It’s always been very difficult for me to watch football, and not relate it back to Arsenal. Even when watching games that Arsenal have no interest or investment in, I’m always trying to find a bigger picture where one scenario will benefit Arsenal.
This can be related to the Champions League Final on Saturday night. For me, this match is the pinnacle of football whether you have money riding on it or not with Unibet. Only the World Cup Final is comparable, and I’d rather see Arsenal win the Champions League than England win the World Cup.
In the build up to the game I was wistful. Reminiscing of my trip to Paris in ’06 for our sole final appearance, and re-living our recent failures to advance past the second round. As I tried to sleep in the departures lounge of Charles De Gauille airport the morning after our defeat to Barcelona, I remember wondering at the time whether I would ever see Arsenal play in a European Final again, and while you never know with football, I wouldn’t have expected a fleeting semi final appearance in 2009 to be the closest we came to returning to the final.
It’s not worth reviewing our recent Champions League knock-outs – that would be a blog entry in itself. Although we’ve suffered ridiculous bad luck, drawing Barcelona twice, Bayern Munich this year, and being paired against AC Milan when they were the strongest of the second seeded teams, it’s fair to say we ultimately haven’t been good enough to win this competition.
We were cheated at Anfield in 2008, and again at the Nou Camp in 2011, but teams which line up in Champions League knock-out rounds with Mikael Silvestre or Johan Djourou in defence are never really likely to make the final. (Although our 06 team comprised Senderos, Eboue and Flamini in defence – they are all far superior players to Silvestre).
So as I watched Bayern and Dortmund go head to head at Wembley, I couldn’t help but feel Arsenal are not that far away from competing. Bayern knocked us out on away goals, which is considerably more respectable than the thrashing they gave Barcelona.
Last year we beat Borussia Dortmund at home, and only a last minute equaliser from the Germans salvaged a draw at their place. It’s also worth noting we’ve more than competed with Barcelona in recent seasons.
I watched the two German teams on Saturday very closely, and the style of football they play is far more similar to Arsenal than it is to any of the other English teams regularly featuring in the Champions League. Bayern are formidable: a powerhouse of solid players make up the core of their team, while the flair players on either flank provide genuine movement and creativity.
Dortmund seem to play a more intricate, Barcelona-esque style, yet they are more dynamic than the Spanish counterparts, refusing to play 20 passes between each centre back.
I see Arsenal as an almost hybrid of the two. We finally have a solid defence, a defence which kept Bayern quiet in their own stadium, but our midfield is more reminiscent of Dortmund, technically gifted players who lack the brute strength of the Bayern midfield.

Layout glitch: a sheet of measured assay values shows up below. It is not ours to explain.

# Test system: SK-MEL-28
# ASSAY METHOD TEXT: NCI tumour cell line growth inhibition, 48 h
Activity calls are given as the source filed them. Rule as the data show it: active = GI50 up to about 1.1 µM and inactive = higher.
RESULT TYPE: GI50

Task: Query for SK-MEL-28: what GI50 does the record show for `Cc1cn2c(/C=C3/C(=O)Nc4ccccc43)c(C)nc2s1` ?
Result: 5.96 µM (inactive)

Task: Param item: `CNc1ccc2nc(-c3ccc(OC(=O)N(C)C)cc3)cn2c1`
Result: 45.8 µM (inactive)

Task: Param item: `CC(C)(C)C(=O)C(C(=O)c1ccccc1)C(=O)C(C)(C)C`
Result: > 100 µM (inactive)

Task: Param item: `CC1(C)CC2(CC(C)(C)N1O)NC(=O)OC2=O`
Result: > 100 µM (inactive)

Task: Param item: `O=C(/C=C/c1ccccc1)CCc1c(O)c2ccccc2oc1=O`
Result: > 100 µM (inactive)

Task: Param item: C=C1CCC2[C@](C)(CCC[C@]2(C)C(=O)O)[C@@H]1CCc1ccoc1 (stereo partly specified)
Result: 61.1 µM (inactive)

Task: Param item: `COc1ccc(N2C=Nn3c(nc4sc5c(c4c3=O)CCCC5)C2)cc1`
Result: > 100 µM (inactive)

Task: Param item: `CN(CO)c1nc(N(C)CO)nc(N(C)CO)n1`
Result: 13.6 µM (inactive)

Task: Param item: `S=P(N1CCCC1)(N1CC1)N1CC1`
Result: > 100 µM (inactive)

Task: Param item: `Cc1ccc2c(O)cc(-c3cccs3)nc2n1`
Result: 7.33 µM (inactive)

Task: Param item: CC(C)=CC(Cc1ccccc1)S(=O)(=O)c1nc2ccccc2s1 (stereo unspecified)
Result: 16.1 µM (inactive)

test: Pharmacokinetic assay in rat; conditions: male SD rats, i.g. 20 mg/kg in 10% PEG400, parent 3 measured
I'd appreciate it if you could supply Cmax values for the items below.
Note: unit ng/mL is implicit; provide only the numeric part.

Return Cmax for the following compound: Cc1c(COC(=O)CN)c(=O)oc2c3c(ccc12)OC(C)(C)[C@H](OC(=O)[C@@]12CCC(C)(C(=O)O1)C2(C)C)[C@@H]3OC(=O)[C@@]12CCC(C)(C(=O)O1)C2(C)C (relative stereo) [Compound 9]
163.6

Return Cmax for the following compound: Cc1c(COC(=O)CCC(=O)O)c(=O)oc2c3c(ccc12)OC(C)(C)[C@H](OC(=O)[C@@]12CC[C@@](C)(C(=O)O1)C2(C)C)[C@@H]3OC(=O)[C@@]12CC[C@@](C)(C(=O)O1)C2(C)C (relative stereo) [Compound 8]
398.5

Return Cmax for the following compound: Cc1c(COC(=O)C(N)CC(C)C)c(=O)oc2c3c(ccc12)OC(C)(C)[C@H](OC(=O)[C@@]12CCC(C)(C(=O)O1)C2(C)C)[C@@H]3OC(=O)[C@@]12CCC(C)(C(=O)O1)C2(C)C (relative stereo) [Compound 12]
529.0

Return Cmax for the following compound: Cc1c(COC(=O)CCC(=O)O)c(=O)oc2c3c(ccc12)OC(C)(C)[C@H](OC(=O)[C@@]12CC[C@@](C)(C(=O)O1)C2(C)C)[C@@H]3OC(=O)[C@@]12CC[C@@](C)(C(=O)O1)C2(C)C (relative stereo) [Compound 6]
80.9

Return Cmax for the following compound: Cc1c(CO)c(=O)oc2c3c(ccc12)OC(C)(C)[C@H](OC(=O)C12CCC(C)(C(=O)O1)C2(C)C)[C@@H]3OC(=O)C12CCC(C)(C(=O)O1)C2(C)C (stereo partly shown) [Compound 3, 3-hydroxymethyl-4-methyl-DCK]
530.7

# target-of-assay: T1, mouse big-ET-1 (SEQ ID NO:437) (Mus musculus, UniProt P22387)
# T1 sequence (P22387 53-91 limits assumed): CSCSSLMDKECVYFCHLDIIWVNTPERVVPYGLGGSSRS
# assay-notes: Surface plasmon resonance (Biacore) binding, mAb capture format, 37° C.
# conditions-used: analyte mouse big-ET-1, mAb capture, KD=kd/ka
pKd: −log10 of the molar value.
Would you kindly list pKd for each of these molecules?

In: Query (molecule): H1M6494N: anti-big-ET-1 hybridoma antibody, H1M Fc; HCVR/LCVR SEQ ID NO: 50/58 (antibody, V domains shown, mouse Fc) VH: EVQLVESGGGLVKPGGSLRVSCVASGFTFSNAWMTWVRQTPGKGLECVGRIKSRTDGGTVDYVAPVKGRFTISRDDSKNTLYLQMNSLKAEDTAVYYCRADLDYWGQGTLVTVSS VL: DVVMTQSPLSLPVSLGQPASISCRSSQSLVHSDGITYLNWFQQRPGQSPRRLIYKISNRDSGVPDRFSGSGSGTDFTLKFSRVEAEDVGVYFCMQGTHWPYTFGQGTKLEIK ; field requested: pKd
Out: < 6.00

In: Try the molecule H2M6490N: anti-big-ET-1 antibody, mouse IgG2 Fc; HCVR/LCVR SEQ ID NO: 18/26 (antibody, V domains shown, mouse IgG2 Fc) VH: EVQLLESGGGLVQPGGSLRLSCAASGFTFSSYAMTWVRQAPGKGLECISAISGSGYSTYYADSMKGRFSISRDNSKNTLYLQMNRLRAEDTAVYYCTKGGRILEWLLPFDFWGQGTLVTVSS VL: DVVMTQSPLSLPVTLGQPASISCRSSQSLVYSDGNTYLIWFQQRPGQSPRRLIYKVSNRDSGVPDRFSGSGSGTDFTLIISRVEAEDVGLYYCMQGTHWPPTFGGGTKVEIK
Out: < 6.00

Of course, it would be unfair to label the Bayern midfield as just powerful hustlers, they are also incredibly good footballers with an unbelievable ability to retain the ball and play incisive passes.
The main difference between us and the Germans is our strikers. Our own German striker, Podolski, can’t get in the national team as Dortmund’s Reus has claimed the left striking slot, and in Lewandowski, or Mandzukic, or even Gomez, the two German sides have clinical finishers. I’ve often though Gomez offers very little but his stats speak for themselves. He is the opposite of Giroud, who I believe contributes a lot to Arsenal’s game play, but lacks the clinical finishing that separates a world class striker from the rest.
Arsenal have finally got a solid and stable platform to build from. If our defence can keep up its momentum shown in the last three months of the season, and carry that into next season then there’s no reason to think we can’t compete with Europe’s finest. All the noises coming from the club seem to indicate we’ll be gaining a bonafide striker, and with a proper pre-season together, Ramsey and Wilshere can be the skilful hustlers in midfield that drive us forward.
It seems to be common perception that Arsenal are no longer among Europe’s elite, but the run to 4th place showed a new found resilience and composure that we haven’t seen for a long time. Eight wins and two draws in the last ten games is a great platform to build from, and although we finished the league a place lower this season, we gained more points and controlled our own destiny.
Last season we drew at home to Norwich and lost at home to Wigan and away to QPR in the final weeks of the season. We limped over the line, and it was Tottenham and Chelsea’s failings that kept us in the race. This year we powered our way over the line, building up a momentum and focus that carried us through. Many of the performances weren’t pretty, but this is a results game, and Arsenal did all that was required of them.
For this I think there are reasons for optimism. We’re an experienced side with an ability to grind out results. The last season wasn’t an enjoyable one, but there’s reasons to believe that next season might be.
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